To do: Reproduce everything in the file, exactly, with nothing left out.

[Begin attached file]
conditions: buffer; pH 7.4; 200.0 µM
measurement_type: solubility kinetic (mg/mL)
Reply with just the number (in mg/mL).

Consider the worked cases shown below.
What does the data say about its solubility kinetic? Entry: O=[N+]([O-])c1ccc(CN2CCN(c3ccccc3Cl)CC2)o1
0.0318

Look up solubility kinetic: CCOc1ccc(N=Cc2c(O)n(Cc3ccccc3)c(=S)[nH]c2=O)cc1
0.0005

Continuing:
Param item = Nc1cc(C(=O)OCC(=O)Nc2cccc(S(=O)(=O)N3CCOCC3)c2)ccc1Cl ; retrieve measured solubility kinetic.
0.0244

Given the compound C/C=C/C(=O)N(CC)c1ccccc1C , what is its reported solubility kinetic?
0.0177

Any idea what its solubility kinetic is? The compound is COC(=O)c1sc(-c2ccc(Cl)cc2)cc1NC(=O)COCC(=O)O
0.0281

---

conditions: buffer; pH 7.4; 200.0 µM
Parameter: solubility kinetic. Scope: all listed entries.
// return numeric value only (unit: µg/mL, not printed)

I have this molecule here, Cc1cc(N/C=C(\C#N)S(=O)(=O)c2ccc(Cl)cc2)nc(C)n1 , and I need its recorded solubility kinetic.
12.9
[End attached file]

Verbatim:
conditions: buffer; pH 7.4; 200.0 µM
measurement_type: solubility kinetic (mg/mL)
Reply with just the number (in mg/mL).

Consider the worked cases shown below.
What does the data say about its solubility kinetic? Entry: O=[N+]([O-])c1ccc(CN2CCN(c3ccccc3Cl)CC2)o1
0.0318

Look up solubility kinetic: CCOc1ccc(N=Cc2c(O)n(Cc3ccccc3)c(=S)[nH]c2=O)cc1
0.0005

Continuing:
Param item = Nc1cc(C(=O)OCC(=O)Nc2cccc(S(=O)(=O)N3CCOCC3)c2)ccc1Cl ; retrieve measured solubility kinetic.
0.0244

Given the compound C/C=C/C(=O)N(CC)c1ccccc1C , what is its reported solubility kinetic?
0.0177

Any idea what its solubility kinetic is? The compound is COC(=O)c1sc(-c2ccc(Cl)cc2)cc1NC(=O)COCC(=O)O
0.0281

---

conditions: buffer; pH 7.4; 200.0 µM
Parameter: solubility kinetic. Scope: all listed entries.
// return numeric value only (unit: µg/mL, not printed)

I have this molecule here, Cc1cc(N/C=C(\C#N)S(=O)(=O)c2ccc(Cl)cc2)nc(C)n1 , and I need its recorded solubility kinetic.
12.9